2005 Supersport Shootout Track Test Conclusion

Kevin Duke | April 3, 2005
The R6 positions the rider down in the cockpit as Shawn Roberti demonstrates here.
Despite making nearly all the right moves, the R6 gets edged out for second place by the stable and awesome handling CBR.

Rank And File

Let’s preface this by reiterating what is becoming a clich in this class: These bikes are so very closely matched, and there are no bad ones here, so there are no real losers. The last-placed bike in our test just might be the perfect match for you. And regarding lap times, let’s remember they came from a fast trackday rider and not a pro racer. Your mileage may vary.

Fourth Place Suzuki GSX-R600
We battled setup issues at both tracks and never really got it feeling like a class beater. It does the job and performs well, but its scores were decidedly mid-pack other than for its transmission and torque. “The Suzuki has the right stuff,” says Hutchison. “The problem lies in its competition.”

Third Place Yamaha YZF-R6
This one was a real squeaker. “Yeah but,” we hear you say, “it was the quickest 600 around the track.” Well, that was in the hands of just a single rider. When the ballots were tallied among our five testers, the improved Yamaha came up just a bit short. But other than needing its clutch for racing upshifts, the R6 does nothing wrong. “The R6 is the bike that doesn’t totally stand out in any one area but just does everything well,” notes Chamberlain.

Second Place Honda CBR600RR
Okay, so it’s a little weird that the third-quickest bike at Thunderhill was scored higher than the lap-time runner up, but don’t forget we also rated the bikes for their performance at Infineon, a circuit where the Honda showed competitive pace. Based on its totally solid chassis that never failed to encourage rider confidence, the CBR was ranked higher than the Yamaha by three of our testers, and one even rated the Honda highest. “Its slight lack of low-end and mid-range power makes it a little slower coming out of the corners,” notes Chamberlain, “but in the areas where you can keep the rpm’s up it feels right on par.”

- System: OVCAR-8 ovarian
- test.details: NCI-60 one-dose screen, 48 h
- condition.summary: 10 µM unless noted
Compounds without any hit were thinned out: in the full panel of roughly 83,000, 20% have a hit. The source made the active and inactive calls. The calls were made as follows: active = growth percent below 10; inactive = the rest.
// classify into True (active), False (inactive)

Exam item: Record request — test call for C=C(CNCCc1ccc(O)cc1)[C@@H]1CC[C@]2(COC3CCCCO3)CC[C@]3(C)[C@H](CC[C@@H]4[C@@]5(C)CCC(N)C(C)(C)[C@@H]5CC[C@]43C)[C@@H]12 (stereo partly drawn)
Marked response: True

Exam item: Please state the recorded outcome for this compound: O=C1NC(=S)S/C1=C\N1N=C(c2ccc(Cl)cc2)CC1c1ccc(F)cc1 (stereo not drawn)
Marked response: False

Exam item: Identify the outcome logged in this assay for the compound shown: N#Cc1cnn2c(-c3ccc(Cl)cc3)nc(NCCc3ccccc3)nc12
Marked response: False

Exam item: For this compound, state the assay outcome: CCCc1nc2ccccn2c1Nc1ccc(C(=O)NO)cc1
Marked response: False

First Place Kawasaki ZX-6R
So the ZX comes out on top, just as it did on the street. Kawasaki has finally given the baby Ninja a chassis that can keep up with its stellar engine, completing a total package of terrific brakes, neutral handling, a better riding position and that slipper clutch that we’re so enamored with. Not to mention the burly 636cc of power. Basically, the Kaw clearly has the most motor and does nothing wrong.

“The 636 motor really shines at the track, enabling you to take full advantage of its extra horsepower,” says Chamberlain. Adds Roberti, “The Kaw stands on top when at a full race pace.”

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Check out the Track Times of theĀ 2005 Supersports.


Kevin Duke

Contributing Editor|Articles | Bashing A legend in the motorcycle industry, Duke Danger is known for his wheelie riding antics, excellent writing skills, appetite for press intro dinners and a propensity to wake up late. Once a fearless member of the MotoUSA team, the Canadian kid is often missed but never forgotten.

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